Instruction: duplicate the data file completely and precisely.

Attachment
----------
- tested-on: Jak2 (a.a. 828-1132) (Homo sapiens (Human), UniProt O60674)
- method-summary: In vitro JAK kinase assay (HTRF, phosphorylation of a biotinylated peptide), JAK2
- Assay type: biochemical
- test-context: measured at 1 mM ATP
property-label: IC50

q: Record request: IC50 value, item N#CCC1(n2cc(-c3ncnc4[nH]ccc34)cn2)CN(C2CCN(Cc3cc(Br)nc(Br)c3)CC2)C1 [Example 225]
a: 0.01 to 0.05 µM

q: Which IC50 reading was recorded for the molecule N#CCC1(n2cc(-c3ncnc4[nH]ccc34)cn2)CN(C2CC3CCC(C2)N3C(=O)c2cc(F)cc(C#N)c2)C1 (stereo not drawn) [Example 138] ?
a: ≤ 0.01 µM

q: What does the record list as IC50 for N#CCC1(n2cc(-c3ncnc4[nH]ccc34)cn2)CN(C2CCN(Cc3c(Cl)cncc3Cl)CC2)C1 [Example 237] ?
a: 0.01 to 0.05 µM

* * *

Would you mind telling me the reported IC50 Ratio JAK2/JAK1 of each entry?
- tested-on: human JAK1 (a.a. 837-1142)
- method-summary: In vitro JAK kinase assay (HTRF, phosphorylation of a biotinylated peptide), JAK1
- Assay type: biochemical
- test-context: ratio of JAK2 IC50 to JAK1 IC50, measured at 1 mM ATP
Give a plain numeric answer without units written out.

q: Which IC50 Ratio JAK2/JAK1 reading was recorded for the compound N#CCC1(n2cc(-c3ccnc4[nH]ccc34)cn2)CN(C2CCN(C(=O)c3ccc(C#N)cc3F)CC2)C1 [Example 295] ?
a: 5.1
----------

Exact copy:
- tested-on: Jak2 (a.a. 828-1132) (Homo sapiens (Human), UniProt O60674)
- method-summary: In vitro JAK kinase assay (HTRF, phosphorylation of a biotinylated peptide), JAK2
- Assay type: biochemical
- test-context: measured at 1 mM ATP
property-label: IC50

q: Record request: IC50 value, item N#CCC1(n2cc(-c3ncnc4[nH]ccc34)cn2)CN(C2CCN(Cc3cc(Br)nc(Br)c3)CC2)C1 [Example 225]
a: 0.01 to 0.05 µM

q: Which IC50 reading was recorded for the molecule N#CCC1(n2cc(-c3ncnc4[nH]ccc34)cn2)CN(C2CC3CCC(C2)N3C(=O)c2cc(F)cc(C#N)c2)C1 (stereo not drawn) [Example 138] ?
a: ≤ 0.01 µM

q: What does the record list as IC50 for N#CCC1(n2cc(-c3ncnc4[nH]ccc34)cn2)CN(C2CCN(Cc3c(Cl)cncc3Cl)CC2)C1 [Example 237] ?
a: 0.01 to 0.05 µM

* * *

Would you mind telling me the reported IC50 Ratio JAK2/JAK1 of each entry?
- tested-on: human JAK1 (a.a. 837-1142)
- method-summary: In vitro JAK kinase assay (HTRF, phosphorylation of a biotinylated peptide), JAK1
- Assay type: biochemical
- test-context: ratio of JAK2 IC50 to JAK1 IC50, measured at 1 mM ATP
Give a plain numeric answer without units written out.

q: Which IC50 Ratio JAK2/JAK1 reading was recorded for the compound N#CCC1(n2cc(-c3ccnc4[nH]ccc34)cn2)CN(C2CCN(C(=O)c3ccc(C#N)cc3F)CC2)C1 [Example 295] ?
a: 5.1